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Faculty of Modern and Medieval Languages and Linguistics


ID City: The Modern City

ID City: The Modern City

Course Convenor: Prof Andrew Webber, German (

This modern comparative module relates directly to the research interests of a number of colleagues in the faculty. Drawing primarily on material in French, Spanish, Italian, German, Russian and English, the module will explore changing representations and meanings of the city from the late eighteenth through to the twenty-first century. While the module explores questions of reading and interpreting the city in literary texts, photography, and painting, particular attention will be paid to the city as represented in film, a medium with which it shares a particularly close relationship. The module aims to provide an introduction to key conceptualisations of the modern city by theorists such as Walter Benjamin, Michel de Certeau, Manuel Castells and Henri Lefebvre. It will be particularly concerned with the relationship between the modernist city and its postmodern counterpart, with attention to such questions as psycho-topographical explorations, technological mediations and informational networking. In the past, sessions have focused on a wide variety of specific cities, with such topics as: Berlin (walled city, open city); Rome (viewed through 'postcard films' such as La Dolce Vita); Madrid (city of desire, as mapped in the films of Almodóvar); and the 'haunted city' of Alain Resnais and Marguerite Duras. Sessions might equally well be devoted to other European or non-European cities (with cities such as Los Angeles and Mexico City central in current debates about urban cultures). There will be potential too for a variety of thematic aspects of the city (such as ruins, slums, suburbs, exile and invisibility) and of generic treatments (such as film noir or city symphonies). The module is comparative in spirit and in practice, and essays written for it will have to compare material either from different language cultures or different media.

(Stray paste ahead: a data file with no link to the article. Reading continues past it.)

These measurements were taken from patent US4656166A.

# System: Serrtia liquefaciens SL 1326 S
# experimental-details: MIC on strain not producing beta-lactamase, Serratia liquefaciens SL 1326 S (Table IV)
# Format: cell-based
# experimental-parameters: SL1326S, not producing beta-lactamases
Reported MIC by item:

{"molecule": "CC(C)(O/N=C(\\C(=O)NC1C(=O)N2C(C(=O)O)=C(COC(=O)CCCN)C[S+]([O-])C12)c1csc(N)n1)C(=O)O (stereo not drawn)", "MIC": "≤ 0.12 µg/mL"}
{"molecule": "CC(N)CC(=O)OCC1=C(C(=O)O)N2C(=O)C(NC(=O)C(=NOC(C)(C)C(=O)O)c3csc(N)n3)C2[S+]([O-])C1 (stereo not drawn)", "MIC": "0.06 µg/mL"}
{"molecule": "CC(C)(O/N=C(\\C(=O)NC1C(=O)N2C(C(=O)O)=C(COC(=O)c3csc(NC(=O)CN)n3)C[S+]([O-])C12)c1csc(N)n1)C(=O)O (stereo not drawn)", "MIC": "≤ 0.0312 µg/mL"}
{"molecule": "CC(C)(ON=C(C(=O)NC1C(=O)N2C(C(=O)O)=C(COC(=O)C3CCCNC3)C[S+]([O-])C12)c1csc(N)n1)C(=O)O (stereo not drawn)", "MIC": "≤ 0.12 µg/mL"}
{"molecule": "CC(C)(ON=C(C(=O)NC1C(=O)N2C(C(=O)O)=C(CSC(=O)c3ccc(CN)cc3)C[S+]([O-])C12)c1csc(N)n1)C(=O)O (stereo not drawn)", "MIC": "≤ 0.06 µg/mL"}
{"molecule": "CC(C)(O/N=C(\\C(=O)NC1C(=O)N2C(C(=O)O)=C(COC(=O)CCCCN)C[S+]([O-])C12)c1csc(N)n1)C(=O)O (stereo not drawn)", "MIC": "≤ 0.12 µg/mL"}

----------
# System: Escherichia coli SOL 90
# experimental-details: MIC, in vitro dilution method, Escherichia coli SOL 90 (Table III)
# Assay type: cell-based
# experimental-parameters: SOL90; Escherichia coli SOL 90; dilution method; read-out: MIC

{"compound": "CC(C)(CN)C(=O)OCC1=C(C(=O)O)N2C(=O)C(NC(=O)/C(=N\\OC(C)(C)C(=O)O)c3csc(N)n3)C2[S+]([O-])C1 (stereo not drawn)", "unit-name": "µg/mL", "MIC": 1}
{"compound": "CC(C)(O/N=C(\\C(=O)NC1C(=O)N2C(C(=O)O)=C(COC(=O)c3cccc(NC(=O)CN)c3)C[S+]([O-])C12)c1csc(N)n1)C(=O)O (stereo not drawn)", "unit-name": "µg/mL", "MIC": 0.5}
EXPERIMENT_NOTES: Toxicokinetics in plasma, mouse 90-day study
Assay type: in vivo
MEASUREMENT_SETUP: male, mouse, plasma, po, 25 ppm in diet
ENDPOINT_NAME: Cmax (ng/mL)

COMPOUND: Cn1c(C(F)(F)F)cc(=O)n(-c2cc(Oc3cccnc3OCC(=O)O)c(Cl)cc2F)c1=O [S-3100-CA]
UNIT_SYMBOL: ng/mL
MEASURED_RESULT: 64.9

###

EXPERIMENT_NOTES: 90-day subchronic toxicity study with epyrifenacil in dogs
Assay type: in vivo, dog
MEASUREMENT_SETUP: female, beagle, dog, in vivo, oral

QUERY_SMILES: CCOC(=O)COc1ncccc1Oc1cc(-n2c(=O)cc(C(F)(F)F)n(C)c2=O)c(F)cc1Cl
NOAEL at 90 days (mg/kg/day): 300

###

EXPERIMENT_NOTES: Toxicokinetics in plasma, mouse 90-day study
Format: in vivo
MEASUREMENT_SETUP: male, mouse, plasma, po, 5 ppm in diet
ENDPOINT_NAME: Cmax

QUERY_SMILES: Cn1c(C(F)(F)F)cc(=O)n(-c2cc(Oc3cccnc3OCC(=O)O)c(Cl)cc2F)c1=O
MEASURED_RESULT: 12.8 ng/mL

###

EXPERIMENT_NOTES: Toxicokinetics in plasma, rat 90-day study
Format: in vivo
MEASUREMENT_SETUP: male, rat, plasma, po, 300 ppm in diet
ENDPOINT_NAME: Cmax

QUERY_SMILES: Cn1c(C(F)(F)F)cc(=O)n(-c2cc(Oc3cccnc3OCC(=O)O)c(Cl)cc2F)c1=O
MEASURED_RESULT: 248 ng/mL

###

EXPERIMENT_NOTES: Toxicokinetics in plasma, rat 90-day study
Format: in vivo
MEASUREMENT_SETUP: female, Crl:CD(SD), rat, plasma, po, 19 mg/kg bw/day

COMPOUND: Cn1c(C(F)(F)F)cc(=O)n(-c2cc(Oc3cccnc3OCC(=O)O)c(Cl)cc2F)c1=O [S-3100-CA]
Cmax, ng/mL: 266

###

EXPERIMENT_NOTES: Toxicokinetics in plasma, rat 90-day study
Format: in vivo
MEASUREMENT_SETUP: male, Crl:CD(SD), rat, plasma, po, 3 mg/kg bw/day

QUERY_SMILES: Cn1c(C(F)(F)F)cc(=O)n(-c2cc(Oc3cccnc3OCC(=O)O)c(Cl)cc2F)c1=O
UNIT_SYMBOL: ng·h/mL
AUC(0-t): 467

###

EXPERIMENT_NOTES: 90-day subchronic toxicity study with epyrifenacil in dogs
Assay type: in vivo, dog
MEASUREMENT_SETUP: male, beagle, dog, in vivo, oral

There is a maximum capacity of 11 students on this module, so if it proves to be particularly popular then some students may need to be allocated their second preference of module.

Preliminary reading:

Cambridge Companion to the City in Literature, ed. Kevin McNamara (Cambridge: CUP, 2014); Andrew Webber and Emma Wilson (eds), 'Cities in Transition: The Moving Image and the Modern Metropolis' (London: Wallflower, 2008) 

Both volumes are also 'required reading' for the module.


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